# Wildcard Characters in Excel

If you’re an Excel user, you’ve probably heard of wildcards.

Wildcards are special characters that allow you to perform “fuzzy” matching on text in your formulas.

You can use them to find and replace text, match patterns, and more. In this section, we’ll cover the available wildcards, for example, wildcard usage and functions that support wildcards.

Wildcards in Excel

## Available Wildcards in Excel

Excel has three wildcards you can use in your formulas:

• Asterisk (*)
• Question mark (?)
• Tilde (~)

The asterisk represents zero, one, or more characters, the question mark represents any single character, and the tilde is used as an escape character for literal characters such as ~* for a literal asterisk, ~? for a literal question mark, or ~~ for a literal tilde.

Note that wildcards only work with text, not numbers.

## Example Wildcard Usage

Here are some examples of how you can use wildcards in your formulas:

Remember that wildcards only work with text. For numeric data, you can use logical operators.

## Functions that Support Wildcards

Not all functions allow wildcards, but here is a list of the most common functions that do:

• AVERAGEIF, AVERAGEIFS
• COUNTIF, COUNTIFS
• MATCH
• MAXIFS, MINIFS
• SEARCH
• SUMIF, SUMIFS
• VLOOKUP, HLOOKUP
• XLOOKUP
• XMATCH

By using wildcards, you can make your Excel formulas more powerful and flexible. Whether you’re finding and replacing text or matching patterns, wildcards can help you get the job done.

Let me show you some examples on how to use Wildcards in Excel

## Wildcard Characters Examples in Excel

Let’s now have a look at some examples of using Wild Characters in Excel and how it can help you be more efficient in your day-to-day work.

### Use Wildcard Characters to Filter Data

Below, I have a dataset where I have the product codes in column A and the sales values in column B.

Now, assume that I want to filter product codes that start with the letter “A”.

To do that, I can follow the below simple steps.

1. Click on the filter icon in the “Product code” header. So, click the filter icon on cell A1.
1. Then, type “A*” in the filtering field.
1. Click “OK”.

Now, I have filtered product codes that start with the letter “A”.

If you have not used the asterisk sign, then Excel filters all product codes that contain the letter “A” anywhere of the product code. So, you’ll also get “SA-1036” in the filtered list.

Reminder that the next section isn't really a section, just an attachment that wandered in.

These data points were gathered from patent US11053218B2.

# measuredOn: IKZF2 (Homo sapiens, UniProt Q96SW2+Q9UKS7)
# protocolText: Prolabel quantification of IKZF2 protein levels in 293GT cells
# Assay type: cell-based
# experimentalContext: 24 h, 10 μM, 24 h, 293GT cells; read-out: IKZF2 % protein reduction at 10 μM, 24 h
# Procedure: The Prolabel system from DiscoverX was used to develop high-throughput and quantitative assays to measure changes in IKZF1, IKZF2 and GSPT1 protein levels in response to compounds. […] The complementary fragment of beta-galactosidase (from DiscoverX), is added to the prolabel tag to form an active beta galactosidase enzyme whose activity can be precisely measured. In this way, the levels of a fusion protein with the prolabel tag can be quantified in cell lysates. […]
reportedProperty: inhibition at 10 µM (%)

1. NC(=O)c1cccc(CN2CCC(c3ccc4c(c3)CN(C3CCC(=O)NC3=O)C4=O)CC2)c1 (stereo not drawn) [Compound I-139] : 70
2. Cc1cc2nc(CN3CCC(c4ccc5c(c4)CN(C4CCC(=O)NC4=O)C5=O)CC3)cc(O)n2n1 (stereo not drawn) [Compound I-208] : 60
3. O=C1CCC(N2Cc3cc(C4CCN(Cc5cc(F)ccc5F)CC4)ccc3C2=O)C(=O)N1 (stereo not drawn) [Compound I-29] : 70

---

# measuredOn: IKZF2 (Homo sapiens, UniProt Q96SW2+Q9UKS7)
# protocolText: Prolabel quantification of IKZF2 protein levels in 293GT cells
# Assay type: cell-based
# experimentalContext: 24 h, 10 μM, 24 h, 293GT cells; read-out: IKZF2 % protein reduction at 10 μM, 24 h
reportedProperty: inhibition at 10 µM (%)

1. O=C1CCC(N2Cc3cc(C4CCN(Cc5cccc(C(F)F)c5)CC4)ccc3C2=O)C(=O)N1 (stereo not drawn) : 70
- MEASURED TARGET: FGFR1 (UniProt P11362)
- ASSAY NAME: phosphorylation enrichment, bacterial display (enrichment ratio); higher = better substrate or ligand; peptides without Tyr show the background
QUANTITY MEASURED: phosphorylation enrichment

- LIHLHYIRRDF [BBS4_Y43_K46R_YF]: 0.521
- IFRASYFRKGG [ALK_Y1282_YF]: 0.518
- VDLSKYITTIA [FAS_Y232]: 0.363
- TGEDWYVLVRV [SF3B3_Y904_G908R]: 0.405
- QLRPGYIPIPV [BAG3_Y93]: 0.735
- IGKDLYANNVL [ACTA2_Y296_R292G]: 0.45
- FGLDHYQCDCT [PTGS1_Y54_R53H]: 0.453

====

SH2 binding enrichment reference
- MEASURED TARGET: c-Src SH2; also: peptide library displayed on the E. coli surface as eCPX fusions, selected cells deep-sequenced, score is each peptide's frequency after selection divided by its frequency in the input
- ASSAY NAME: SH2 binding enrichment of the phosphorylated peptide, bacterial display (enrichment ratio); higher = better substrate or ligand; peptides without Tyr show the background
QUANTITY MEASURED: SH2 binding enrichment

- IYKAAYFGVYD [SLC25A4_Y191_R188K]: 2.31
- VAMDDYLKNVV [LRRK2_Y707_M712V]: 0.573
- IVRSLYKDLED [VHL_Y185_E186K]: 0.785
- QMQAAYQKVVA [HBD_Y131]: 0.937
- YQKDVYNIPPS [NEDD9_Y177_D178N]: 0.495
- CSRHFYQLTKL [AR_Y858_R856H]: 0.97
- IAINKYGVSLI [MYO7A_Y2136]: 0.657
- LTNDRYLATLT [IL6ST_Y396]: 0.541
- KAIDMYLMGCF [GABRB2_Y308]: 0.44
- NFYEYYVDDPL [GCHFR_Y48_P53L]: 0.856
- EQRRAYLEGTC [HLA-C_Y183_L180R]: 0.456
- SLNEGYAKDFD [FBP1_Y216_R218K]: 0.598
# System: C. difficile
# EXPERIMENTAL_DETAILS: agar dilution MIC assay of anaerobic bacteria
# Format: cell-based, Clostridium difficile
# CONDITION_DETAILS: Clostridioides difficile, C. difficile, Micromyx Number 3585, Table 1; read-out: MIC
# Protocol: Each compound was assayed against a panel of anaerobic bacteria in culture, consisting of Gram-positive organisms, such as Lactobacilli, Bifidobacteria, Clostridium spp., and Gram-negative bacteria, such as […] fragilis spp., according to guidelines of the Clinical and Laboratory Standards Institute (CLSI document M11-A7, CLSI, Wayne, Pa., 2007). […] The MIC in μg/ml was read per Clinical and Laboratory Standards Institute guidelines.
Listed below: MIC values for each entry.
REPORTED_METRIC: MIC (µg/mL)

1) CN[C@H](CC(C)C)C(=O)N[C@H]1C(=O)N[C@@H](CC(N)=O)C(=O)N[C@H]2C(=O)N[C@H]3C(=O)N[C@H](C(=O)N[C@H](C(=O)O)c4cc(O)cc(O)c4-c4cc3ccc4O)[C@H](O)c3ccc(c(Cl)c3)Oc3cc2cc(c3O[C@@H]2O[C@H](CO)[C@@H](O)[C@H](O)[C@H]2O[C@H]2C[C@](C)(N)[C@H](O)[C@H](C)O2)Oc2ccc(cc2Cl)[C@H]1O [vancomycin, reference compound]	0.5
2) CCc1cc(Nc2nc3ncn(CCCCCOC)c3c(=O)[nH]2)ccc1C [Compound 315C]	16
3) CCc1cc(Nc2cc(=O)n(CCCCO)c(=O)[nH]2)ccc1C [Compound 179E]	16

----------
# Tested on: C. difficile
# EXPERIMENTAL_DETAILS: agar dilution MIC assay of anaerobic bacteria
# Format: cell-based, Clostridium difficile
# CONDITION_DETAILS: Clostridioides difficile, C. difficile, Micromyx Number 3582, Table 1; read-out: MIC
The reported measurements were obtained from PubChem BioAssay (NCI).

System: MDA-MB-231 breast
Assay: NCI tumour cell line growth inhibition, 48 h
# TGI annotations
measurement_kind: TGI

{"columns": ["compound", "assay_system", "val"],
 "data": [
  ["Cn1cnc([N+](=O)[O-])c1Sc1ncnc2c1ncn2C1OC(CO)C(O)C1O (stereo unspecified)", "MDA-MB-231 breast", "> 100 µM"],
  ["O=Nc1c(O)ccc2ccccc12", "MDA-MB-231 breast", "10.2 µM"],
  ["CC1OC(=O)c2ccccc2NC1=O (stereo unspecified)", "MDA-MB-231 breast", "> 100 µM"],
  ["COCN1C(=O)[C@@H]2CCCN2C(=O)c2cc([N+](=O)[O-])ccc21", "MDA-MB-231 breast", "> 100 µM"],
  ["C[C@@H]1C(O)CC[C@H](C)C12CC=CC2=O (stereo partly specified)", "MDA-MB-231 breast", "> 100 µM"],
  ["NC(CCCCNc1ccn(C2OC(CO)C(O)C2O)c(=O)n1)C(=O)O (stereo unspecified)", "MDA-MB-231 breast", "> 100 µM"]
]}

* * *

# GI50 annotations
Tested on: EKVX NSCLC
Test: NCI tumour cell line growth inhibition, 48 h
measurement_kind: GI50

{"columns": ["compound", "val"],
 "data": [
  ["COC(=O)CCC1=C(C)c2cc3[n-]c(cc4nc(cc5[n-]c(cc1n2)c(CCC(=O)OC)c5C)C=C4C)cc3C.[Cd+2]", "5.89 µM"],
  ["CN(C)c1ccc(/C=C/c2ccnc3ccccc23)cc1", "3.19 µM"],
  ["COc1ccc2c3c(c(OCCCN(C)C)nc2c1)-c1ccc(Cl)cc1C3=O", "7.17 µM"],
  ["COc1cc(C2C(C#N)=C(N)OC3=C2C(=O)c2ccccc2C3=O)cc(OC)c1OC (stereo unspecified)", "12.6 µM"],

In this case, the “Asterisk” sign (*) after the letter A helped you to filter product codes that start with the letter “A”. The Asterisk sign represents any number of characters.

But, if you want to specify the number of characters, you can use the question marks instead of the asterisk. Each question mark represents any single character.

Below, I have a dataset where I have the product codes in column A and the sales quantity in column B.

Now, I want to filter product code with four characters.

To do that, I can easily use wildcards for filtering.

1. Click on the filter icon in the “Product code” header. So, click the filter icon on cell A1.
1. Type “????” (four question marks) in the filtering field. If you want to filter codes with five characters, you have to type five question marks because each question mark represents one character.
1. Click “OK”.

Now, you have filtered product codes with four characters.

Sometimes, we want to filter items that contain an asterisk (*) or question mark (?).

For example, if you want to filter items with an asterisk sign, you can’t just enter the asterisk sign to filter the data. Let’s look at the below example.

Below, I have a dataset where I have the product codes in column A and the sales quantity in column B. An asterisk is used at the end of the product codes to identify high-value products.

Now, I want to filter high-value products.

To do that, I have to follow the steps below.